Publishing Thoughts: Lynn Austin, Roger Federer, and the Christy Awards

Around 2006-2007, Roger Federer broke men’s tennis. He won six out of eight Grand Slam titles, often with a dominance that seemed otherworldly. It reached a point where you admired what was happening, but it also brought up an uncomfortable thought: this wasn’t particularly exciting anymore. Half of the fun of sports and competition is that the outcome, supposedly, should be in question. We watch a game to see who wins. It is much less fun to watch a game assuming the outcome . . . to watch simply to see how Federer would win. And so men’s tennis had a unique problem. It had the greatest talent the sport had ever seen, and yet he was so good that he actually made things less compelling. And a number of people feared that he’d actually ruin the sport.

The 13th annual Christy Awards were held in Orlando on Monday night. Overall, the event is a wonderful chance to celebrate Christian fiction for its growth and breadth and depth. It’s a chance to dress up and break bread together. To sit in a room of fiction nerds and talk about Jesus, the ultimate storyteller. It’s a great evening that, I think, has a growing problem on its hands. Things get tricky when it comes time to announce a winner.

“It’s an honor just to be nominated.” We say the words and we try to mean them, but c’mon, if that were true we wouldn’t bother with announcing a winner. And so we do. And when the announcements are made…

Steven James, winner in Suspense for the third time for The Queen.

Julie Klassen, winner for the third straight year in Historical Romance, for Maid of Fairbourne Hall.



Anne Elisabeth Stengl, first ever winner for her first two novels, for Veiled Rose

And Lynn Austin, winner for the eighth time (and fifth in a row) for Historical, for Wonderland Creek.

Eight times.

Lynn Austin is the Christy Award’s Roger Federer. On one hand, she’s everything that’s right with Christian fiction–talented, insightful, spiritual, creative–and yet she’s almost rendered these things meaningless.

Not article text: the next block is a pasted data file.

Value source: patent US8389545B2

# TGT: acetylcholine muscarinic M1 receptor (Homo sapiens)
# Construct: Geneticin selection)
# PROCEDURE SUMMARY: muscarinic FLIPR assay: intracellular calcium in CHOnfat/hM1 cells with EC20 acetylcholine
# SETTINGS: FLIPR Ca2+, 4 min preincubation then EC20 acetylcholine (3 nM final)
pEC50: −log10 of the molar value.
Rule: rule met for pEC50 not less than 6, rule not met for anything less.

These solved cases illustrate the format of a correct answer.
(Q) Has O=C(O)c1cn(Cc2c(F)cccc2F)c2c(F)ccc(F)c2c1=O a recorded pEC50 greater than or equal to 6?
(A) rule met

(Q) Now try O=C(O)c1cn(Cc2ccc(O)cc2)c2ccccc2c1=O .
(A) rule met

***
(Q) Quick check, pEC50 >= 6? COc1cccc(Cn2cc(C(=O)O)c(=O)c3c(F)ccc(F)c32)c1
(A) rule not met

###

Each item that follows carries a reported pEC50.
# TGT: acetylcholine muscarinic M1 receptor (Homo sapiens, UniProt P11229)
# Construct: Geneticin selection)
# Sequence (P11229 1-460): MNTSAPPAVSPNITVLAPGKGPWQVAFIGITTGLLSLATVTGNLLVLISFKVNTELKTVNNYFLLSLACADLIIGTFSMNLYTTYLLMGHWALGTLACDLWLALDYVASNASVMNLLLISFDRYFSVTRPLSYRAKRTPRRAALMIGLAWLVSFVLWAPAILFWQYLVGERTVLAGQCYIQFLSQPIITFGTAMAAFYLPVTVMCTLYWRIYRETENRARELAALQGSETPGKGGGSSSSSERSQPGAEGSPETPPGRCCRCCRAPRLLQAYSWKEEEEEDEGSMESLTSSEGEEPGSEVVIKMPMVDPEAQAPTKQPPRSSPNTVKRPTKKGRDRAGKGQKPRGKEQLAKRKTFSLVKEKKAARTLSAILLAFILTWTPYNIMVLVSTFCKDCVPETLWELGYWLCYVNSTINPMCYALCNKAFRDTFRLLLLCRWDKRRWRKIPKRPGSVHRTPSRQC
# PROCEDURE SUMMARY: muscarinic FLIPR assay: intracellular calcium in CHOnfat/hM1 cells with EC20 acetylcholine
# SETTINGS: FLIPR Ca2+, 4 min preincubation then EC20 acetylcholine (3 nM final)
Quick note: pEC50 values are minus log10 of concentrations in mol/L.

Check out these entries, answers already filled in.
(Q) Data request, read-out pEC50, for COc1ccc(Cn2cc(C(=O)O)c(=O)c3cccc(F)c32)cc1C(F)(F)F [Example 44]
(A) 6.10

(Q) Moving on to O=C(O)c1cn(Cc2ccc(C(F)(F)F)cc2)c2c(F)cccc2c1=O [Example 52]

The folks at the Christy Awards, Donna Kehoe and the board, know this. In fact, Donna went out of her way before the winners were announced to talk about they had taken steps this year to address concerns that the same authors keep winning. Judges were switched to new categories. New judges were brought it.

Then the awards were announced and . . .

This year may have tipped the balance. Changes are likely going to be forthcoming. In the past, organizations like RWA have addressed this issue by inducting multi-time winners into a “hall of fame” of sorts. Three wins and you can’t be nominated in a category anymore. That’s certainly an option . . . though it presents its own problems. And it impacts Bethany House  and Baker Publishing Group disproportionately.

My (totally unsolicited) suggestion is to try and make the “Just being nominated is an honor” mean something a bit more. I recommend shrinking the categories–Contemporary, Romance, Suspense, Speculative, Historical–and honoring three books in each. Then, from those fifteen books a single “Book of the Year” would be named. It’s probably a terrible suggestion and it might not change anything. Maybe Lynn Austin would win that every year, too. But I doubt it.

Or maybe you do just stop naming “winners.” Historically, publishers have not seen a large sales uptick from being named a winner. You might risk all publicity though, if you simply try to honor twenty-seven books are whatever it would be.

A final option is to simply hope for what happened in men’s tennis to happen for us. Before men’s tennis could overreact and make Federer play blindfolded or something, the unthinkable occurred. The greatest tennis player of all time started getting beat. And not because he’d gotten old, but because someone improved. Rafael Nadal, a bull of a Spaniard, rose to the challenge and suddenly the entire sport had to gather itself. We’d gone a century in creating a player as amazing as Federer, and yet now, a mere three years later an even better player had appeared. Nadal arrived in all his relentless brilliance and just as folks agreed, “No, THIS, is the best player of all time” Nadal started to lose to gritty Serbian Novak Djokovik. Could he really be the GOAT? And Federer is still around (he just won Wimbledon) and poor Andy Murray is the greatest player ever who has no shot at being the greatest player ever. It’s an embarrassment of riches. (And a plain old embarrassment for US tennis. We stink.)